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I found the below code snippet from a real-time project and tried to understand the use of TestData(ITestContext context, Method m) but I was not able to do this. I would like to know how to use ITestContext with Method, and why.

@DataProvider
public  static Iterator<Object[]> TestData(ITestContext context, Method m) throws Exception {
    String testName = m.getName();
}
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The code snippet you have provided does not actually supply any data to your test and actually does not use context or method information.

The idea is that TestNG as a framework knows everything about your test execution. For example it maintains the object that holds the context of your execution. What the context is is defined within ITestContext interface. There is a number of useful methods that let you watch the overall execution state and exchange the data within the execution (for example put some object to a "global" storage in one test and access it in another test within the same execution).

So, when you run your tests, TestNg looks up all the methods which are annotated as, say, @DataProvider (in your case). Then it checks what types the method parameters have (considering the order). If it encounters the type ITestContext it injects that object (which holds execution context) and thus, you can just use it in your code and be sure you will get the context when your code will go runtime.

Below is my example demonstrating some aspects of how you can use this:

public class DataProviderExample {

    @DataProvider(name = "example")
    Iterator<Object[]> sampleDP(ITestContext context){

        Iterator<Object[]> data = new Iterator<Object[]>(){

            Object[] innerData = new String[]{
                    "MyData 1",
                    "MyData 2",
                    "MyData 3"
            };

            final int SIZE = innerData.length;
            int currentItem = 0;

            @Override
            public boolean hasNext() {
                return currentItem < SIZE;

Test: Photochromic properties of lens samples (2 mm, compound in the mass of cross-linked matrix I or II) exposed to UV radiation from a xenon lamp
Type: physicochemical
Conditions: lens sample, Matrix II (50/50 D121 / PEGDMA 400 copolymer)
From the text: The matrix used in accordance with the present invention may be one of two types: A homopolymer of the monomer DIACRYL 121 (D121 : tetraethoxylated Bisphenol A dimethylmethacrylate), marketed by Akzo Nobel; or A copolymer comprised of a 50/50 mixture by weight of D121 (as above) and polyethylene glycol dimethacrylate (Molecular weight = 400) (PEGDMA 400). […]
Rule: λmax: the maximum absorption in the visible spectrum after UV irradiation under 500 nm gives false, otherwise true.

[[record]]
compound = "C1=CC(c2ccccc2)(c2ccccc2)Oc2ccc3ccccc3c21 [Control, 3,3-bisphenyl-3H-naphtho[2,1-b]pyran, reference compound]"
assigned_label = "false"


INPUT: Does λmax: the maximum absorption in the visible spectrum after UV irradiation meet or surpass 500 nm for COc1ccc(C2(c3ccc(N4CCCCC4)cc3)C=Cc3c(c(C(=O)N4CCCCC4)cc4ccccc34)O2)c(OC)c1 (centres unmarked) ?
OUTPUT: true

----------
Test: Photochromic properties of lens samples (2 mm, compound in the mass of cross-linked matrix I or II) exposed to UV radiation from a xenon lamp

}

            @Override
            public Object[] next() {
                return new Object[]{
                        innerData[currentItem++],
                        context.getStartDate()
                };
            }
        };
        return data;
    }


    @Test(dataProvider = "example")
    public void sampleTest(String arg1, Date arg2){
        System.out.println(arg1 + " : " + arg2.toString());
    }
}

Probably here is quite a lot of lines for just the example, and I apologize for that since the most of the lines address Iterator object description. The main idea shown in the example is that we can, say, take some information from the execution context and add it to the test data that is supplied by data provider.

The output would look like this:

MyData 1 : Thu Dec 20 11:11:28 MSK 2018
MyData 2 : Thu Dec 20 11:11:28 MSK 2018
MyData 3 : Thu Dec 20 11:11:28 MSK 2018

===============================================
Default Suite
Total tests run: 3, Passes: 3, Failures: 0, Skips: 0
===============================================

P.S. - The same conception you can apply to Method object.

P.P.S. - Despite my example does not add a lot of value in real life, since you can just get the startDate from the context straight from the test (using the same approach), it demonstrates how you can access the context from your code. I think the most useful thing one could do with the context in dataProvider method is to use it in order to take decisions on what data to provide. For example you could check the execution date and prepare your data in different way on, say, a weekend.

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Based on the docs, ITestContext:

defines a test context which contains all the information for a given test run. An instance of this context is passed to the test listeners so they can query information about their environment.

This means that you can use this interface to collect data about your tests: method names, test suite, failed and passed tests, included, excluded tests and more.

More details here.

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